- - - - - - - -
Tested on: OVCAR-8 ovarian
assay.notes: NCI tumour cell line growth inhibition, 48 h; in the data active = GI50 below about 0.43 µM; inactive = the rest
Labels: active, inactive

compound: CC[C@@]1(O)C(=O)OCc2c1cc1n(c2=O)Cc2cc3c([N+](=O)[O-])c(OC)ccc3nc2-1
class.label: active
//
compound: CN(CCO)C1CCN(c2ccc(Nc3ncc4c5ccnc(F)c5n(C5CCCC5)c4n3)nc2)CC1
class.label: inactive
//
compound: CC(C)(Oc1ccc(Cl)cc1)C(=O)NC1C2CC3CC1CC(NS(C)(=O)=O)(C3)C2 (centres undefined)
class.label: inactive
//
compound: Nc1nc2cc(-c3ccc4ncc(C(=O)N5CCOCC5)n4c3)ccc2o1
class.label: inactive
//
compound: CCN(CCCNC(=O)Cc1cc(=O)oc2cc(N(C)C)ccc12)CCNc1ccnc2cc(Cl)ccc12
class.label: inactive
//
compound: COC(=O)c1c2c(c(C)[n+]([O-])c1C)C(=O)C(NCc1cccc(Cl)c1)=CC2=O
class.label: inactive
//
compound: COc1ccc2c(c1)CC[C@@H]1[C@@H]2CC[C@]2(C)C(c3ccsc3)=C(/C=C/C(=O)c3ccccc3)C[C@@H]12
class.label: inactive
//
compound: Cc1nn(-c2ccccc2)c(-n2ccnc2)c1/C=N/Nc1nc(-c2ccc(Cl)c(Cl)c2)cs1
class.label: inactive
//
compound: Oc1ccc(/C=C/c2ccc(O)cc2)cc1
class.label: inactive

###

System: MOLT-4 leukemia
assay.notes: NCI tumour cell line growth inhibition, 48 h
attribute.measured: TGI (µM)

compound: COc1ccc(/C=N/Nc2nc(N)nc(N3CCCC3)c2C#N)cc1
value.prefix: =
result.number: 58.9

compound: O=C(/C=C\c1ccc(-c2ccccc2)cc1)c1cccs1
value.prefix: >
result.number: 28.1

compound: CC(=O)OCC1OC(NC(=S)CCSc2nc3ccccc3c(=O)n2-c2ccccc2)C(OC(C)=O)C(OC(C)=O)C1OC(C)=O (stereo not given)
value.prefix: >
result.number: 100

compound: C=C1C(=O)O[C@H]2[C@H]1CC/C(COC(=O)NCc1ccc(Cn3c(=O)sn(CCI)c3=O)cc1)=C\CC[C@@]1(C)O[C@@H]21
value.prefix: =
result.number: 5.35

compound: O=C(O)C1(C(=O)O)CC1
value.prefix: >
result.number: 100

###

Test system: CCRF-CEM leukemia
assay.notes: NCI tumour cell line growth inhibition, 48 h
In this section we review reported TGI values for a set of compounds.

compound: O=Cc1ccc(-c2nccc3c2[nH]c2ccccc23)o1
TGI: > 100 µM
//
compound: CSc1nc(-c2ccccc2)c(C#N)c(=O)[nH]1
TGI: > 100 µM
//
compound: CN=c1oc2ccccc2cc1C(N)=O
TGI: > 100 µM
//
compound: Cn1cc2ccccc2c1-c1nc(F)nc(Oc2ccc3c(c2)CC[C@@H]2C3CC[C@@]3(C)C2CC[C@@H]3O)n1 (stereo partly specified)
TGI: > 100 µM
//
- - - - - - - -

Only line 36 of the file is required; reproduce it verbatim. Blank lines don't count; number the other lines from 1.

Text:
result.number: 58.9